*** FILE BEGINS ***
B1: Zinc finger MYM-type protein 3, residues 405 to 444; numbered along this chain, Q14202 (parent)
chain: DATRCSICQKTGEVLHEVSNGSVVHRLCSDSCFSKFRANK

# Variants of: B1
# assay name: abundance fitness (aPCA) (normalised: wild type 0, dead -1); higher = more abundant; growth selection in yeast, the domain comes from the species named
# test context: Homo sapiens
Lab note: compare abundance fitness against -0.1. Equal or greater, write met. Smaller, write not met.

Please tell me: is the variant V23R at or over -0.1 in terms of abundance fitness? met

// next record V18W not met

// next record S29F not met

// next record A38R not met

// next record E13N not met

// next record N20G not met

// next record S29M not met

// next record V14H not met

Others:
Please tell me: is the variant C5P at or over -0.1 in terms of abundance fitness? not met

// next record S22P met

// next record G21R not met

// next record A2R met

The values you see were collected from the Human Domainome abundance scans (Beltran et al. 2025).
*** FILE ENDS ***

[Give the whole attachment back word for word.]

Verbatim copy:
B1: Zinc finger MYM-type protein 3, residues 405 to 444; numbered along this chain, Q14202 (parent)
chain: DATRCSICQKTGEVLHEVSNGSVVHRLCSDSCFSKFRANK

# Variants of: B1
# assay name: abundance fitness (aPCA) (normalised: wild type 0, dead -1); higher = more abundant; growth selection in yeast, the domain comes from the species named
# test context: Homo sapiens
Lab note: compare abundance fitness against -0.1. Equal or greater, write met. Smaller, write not met.

Please tell me: is the variant V23R at or over -0.1 in terms of abundance fitness? met

// next record V18W not met

// next record S29F not met

// next record A38R not met

// next record E13N not met

// next record N20G not met

// next record S29M not met

// next record V14H not met

Others:
Please tell me: is the variant C5P at or over -0.1 in terms of abundance fitness? not met

// next record S22P met

// next record G21R not met

// next record A2R met

The values you see were collected from the Human Domainome abundance scans (Beltran et al. 2025).